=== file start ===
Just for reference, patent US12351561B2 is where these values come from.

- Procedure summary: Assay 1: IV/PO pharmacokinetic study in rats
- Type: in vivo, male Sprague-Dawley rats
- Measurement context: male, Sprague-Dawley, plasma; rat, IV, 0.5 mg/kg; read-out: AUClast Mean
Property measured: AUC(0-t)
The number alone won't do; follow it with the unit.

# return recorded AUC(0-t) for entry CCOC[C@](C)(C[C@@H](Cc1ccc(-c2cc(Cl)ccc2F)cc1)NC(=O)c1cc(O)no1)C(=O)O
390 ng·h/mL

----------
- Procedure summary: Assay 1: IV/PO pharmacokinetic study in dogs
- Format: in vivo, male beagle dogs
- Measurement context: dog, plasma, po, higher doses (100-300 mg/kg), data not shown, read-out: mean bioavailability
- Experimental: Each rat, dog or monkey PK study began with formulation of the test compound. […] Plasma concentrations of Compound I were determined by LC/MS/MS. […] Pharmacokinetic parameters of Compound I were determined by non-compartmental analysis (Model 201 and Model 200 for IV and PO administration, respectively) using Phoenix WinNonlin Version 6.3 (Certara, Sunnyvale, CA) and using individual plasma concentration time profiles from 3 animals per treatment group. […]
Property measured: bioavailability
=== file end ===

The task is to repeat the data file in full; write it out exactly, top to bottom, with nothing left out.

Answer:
Just for reference, patent US12351561B2 is where these values come from.

- Procedure summary: Assay 1: IV/PO pharmacokinetic study in rats
- Type: in vivo, male Sprague-Dawley rats
- Measurement context: male, Sprague-Dawley, plasma; rat, IV, 0.5 mg/kg; read-out: AUClast Mean
Property measured: AUC(0-t)
The number alone won't do; follow it with the unit.

# return recorded AUC(0-t) for entry CCOC[C@](C)(C[C@@H](Cc1ccc(-c2cc(Cl)ccc2F)cc1)NC(=O)c1cc(O)no1)C(=O)O
390 ng·h/mL

----------
- Procedure summary: Assay 1: IV/PO pharmacokinetic study in dogs
- Format: in vivo, male beagle dogs
- Measurement context: dog, plasma, po, higher doses (100-300 mg/kg), data not shown, read-out: mean bioavailability
- Experimental: Each rat, dog or monkey PK study began with formulation of the test compound. […] Plasma concentrations of Compound I were determined by LC/MS/MS. […] Pharmacokinetic parameters of Compound I were determined by non-compartmental analysis (Model 201 and Model 200 for IV and PO administration, respectively) using Phoenix WinNonlin Version 6.3 (Certara, Sunnyvale, CA) and using individual plasma concentration time profiles from 3 animals per treatment group. […]
Property measured: bioavailability